Deck the Halls 

Matthew Broderick's new holiday film is a lot more "Fa la la la la" than "Ha ha ha." Holiday movies have been getting worse since the early 1990s, and this title isn't going to buck the trend. Among today's movie genres, Christmas equals crap.

Buddy Hall (Danny DeVito) has just moved in next door to Steve Finch (Broderick). A car salesman with zero couth, Buddy struggles to find his niche, finally deciding on having the best holiday light display, which upsets Steve, the town's reigning "Christmas guy." Though their families befriend one another, the two men develop a fiery rivalry that erupts into sabotage and childish pranks.

You know these characters Steve and Buddy pretty well already. Steve is the same guy Broderick played in The Cable Guy and Election: a well-to-do simpleton who, through extenuating circumstances, comes out looking like a jerk. DeVito's Buddy is EVERY role he's ever played: an underhanded weasel who nobody likes but is somehow still charming.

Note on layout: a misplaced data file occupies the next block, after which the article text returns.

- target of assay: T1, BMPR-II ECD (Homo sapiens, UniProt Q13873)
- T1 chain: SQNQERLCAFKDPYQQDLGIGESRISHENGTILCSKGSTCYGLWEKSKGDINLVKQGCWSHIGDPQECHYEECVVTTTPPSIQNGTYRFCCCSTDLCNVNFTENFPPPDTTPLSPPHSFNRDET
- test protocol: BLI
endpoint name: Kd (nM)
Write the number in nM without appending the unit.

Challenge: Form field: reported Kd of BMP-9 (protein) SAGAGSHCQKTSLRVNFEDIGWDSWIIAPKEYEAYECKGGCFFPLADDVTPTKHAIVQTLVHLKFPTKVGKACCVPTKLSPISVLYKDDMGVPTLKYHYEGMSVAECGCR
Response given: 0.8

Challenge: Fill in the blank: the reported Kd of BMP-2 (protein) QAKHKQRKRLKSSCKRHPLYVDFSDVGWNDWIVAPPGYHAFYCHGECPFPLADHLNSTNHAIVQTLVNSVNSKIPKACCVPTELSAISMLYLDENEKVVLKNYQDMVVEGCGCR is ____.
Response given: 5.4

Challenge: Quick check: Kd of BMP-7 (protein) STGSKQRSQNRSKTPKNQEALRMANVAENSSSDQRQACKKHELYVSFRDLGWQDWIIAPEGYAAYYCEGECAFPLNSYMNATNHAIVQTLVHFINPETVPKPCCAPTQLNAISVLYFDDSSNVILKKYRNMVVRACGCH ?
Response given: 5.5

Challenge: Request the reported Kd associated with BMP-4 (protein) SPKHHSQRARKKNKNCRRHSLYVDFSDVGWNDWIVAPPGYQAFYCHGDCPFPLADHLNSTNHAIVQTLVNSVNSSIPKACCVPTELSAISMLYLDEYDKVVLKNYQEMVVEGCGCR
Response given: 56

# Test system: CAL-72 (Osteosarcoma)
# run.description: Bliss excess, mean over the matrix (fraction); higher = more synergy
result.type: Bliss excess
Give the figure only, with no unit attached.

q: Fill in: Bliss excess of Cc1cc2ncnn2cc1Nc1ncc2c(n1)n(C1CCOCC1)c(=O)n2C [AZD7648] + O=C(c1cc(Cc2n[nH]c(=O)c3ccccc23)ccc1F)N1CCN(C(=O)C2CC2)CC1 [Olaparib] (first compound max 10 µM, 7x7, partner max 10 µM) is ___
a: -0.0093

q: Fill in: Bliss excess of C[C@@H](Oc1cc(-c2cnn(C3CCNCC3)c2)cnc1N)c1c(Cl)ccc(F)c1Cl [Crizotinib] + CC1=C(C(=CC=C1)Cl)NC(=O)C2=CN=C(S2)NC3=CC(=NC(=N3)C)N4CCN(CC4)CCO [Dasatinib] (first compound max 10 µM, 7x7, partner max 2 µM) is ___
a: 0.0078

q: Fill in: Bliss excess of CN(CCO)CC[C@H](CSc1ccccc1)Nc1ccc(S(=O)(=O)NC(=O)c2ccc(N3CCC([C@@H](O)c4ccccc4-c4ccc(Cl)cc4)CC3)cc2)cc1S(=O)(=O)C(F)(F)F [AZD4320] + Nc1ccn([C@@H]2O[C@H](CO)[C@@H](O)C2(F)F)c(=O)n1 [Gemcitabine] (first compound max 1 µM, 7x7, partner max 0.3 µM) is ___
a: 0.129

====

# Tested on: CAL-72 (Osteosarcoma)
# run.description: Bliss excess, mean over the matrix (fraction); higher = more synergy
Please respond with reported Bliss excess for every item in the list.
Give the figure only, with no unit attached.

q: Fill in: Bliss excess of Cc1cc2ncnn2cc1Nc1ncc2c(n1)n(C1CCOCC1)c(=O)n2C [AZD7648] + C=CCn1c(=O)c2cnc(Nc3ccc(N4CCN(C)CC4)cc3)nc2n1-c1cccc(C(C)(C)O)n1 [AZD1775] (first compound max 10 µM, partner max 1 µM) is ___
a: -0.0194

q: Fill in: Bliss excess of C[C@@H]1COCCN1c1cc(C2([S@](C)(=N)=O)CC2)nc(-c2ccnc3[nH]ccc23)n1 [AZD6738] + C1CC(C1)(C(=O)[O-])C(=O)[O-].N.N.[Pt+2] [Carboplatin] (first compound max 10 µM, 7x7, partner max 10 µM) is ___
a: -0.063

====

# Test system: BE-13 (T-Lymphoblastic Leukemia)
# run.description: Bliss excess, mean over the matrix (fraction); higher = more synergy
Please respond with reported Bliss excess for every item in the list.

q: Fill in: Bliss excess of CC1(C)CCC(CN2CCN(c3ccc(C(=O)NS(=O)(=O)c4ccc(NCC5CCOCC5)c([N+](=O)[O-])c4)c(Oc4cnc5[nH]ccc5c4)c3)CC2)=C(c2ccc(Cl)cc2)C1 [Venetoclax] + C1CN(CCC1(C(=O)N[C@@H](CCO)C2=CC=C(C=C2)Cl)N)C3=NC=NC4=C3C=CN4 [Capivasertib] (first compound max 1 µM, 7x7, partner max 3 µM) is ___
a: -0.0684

Director John Whitesell, whose credits include Big Momma's House 2 and Malibu's Most Wanted, seems adept at creating films that feature big-name actors and jump straight to the bargain bin at Wal-Mart. Deck the Halls is no exception.

Yes, Christmas equals crap nowadays. But it wasn't always this way. If it's Christmas classics you crave, bypass the new-release rack and find yourself the ones with Ralphy or the Griswolds. They may not have been any more high-brow, but at least they were funny.

These videos courtesy of Hollywood Video, 590 Broadway Ave., 208-342-6117.

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